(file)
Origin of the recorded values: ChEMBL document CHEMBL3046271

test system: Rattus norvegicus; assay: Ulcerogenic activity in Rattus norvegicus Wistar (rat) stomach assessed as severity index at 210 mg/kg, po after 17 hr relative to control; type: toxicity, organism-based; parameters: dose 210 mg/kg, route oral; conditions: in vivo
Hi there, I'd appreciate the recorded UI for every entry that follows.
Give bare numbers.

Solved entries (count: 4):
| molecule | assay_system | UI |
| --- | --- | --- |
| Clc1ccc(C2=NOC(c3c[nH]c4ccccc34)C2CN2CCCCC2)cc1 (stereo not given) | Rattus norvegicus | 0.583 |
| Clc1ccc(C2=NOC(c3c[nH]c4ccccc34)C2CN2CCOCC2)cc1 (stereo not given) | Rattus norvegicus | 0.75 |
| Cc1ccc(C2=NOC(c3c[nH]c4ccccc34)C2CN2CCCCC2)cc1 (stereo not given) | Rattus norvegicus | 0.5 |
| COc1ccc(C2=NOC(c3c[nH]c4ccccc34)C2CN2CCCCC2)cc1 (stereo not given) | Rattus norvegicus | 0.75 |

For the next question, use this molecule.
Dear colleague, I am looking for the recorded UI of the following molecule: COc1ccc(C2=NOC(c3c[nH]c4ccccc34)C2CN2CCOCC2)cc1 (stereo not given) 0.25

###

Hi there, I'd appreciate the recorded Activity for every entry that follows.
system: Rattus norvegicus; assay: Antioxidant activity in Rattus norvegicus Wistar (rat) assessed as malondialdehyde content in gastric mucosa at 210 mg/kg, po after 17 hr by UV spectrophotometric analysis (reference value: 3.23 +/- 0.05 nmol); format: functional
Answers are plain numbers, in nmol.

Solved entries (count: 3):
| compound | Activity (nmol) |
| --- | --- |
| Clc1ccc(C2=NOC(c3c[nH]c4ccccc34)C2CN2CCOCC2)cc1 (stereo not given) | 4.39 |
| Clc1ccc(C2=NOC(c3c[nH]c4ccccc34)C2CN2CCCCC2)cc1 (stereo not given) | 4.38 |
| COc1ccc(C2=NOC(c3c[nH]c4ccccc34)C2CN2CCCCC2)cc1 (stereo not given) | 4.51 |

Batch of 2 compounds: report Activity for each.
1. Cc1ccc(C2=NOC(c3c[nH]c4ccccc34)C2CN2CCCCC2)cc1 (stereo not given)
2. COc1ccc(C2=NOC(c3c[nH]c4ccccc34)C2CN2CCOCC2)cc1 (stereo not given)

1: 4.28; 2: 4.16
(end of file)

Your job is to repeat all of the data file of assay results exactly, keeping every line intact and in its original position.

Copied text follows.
Origin of the recorded values: ChEMBL document CHEMBL3046271

test system: Rattus norvegicus; assay: Ulcerogenic activity in Rattus norvegicus Wistar (rat) stomach assessed as severity index at 210 mg/kg, po after 17 hr relative to control; type: toxicity, organism-based; parameters: dose 210 mg/kg, route oral; conditions: in vivo
Hi there, I'd appreciate the recorded UI for every entry that follows.
Give bare numbers.

Solved entries (count: 4):
| molecule | assay_system | UI |
| --- | --- | --- |
| Clc1ccc(C2=NOC(c3c[nH]c4ccccc34)C2CN2CCCCC2)cc1 (stereo not given) | Rattus norvegicus | 0.583 |
| Clc1ccc(C2=NOC(c3c[nH]c4ccccc34)C2CN2CCOCC2)cc1 (stereo not given) | Rattus norvegicus | 0.75 |
| Cc1ccc(C2=NOC(c3c[nH]c4ccccc34)C2CN2CCCCC2)cc1 (stereo not given) | Rattus norvegicus | 0.5 |
| COc1ccc(C2=NOC(c3c[nH]c4ccccc34)C2CN2CCCCC2)cc1 (stereo not given) | Rattus norvegicus | 0.75 |

For the next question, use this molecule.
Dear colleague, I am looking for the recorded UI of the following molecule: COc1ccc(C2=NOC(c3c[nH]c4ccccc34)C2CN2CCOCC2)cc1 (stereo not given) 0.25

###

Hi there, I'd appreciate the recorded Activity for every entry that follows.
system: Rattus norvegicus; assay: Antioxidant activity in Rattus norvegicus Wistar (rat) assessed as malondialdehyde content in gastric mucosa at 210 mg/kg, po after 17 hr by UV spectrophotometric analysis (reference value: 3.23 +/- 0.05 nmol); format: functional
Answers are plain numbers, in nmol.

Solved entries (count: 3):
| compound | Activity (nmol) |
| --- | --- |
| Clc1ccc(C2=NOC(c3c[nH]c4ccccc34)C2CN2CCOCC2)cc1 (stereo not given) | 4.39 |
| Clc1ccc(C2=NOC(c3c[nH]c4ccccc34)C2CN2CCCCC2)cc1 (stereo not given) | 4.38 |
| COc1ccc(C2=NOC(c3c[nH]c4ccccc34)C2CN2CCCCC2)cc1 (stereo not given) | 4.51 |

Batch of 2 compounds: report Activity for each.
1. Cc1ccc(C2=NOC(c3c[nH]c4ccccc34)C2CN2CCCCC2)cc1 (stereo not given)
2. COc1ccc(C2=NOC(c3c[nH]c4ccccc34)C2CN2CCOCC2)cc1 (stereo not given)

1: 4.28; 2: 4.16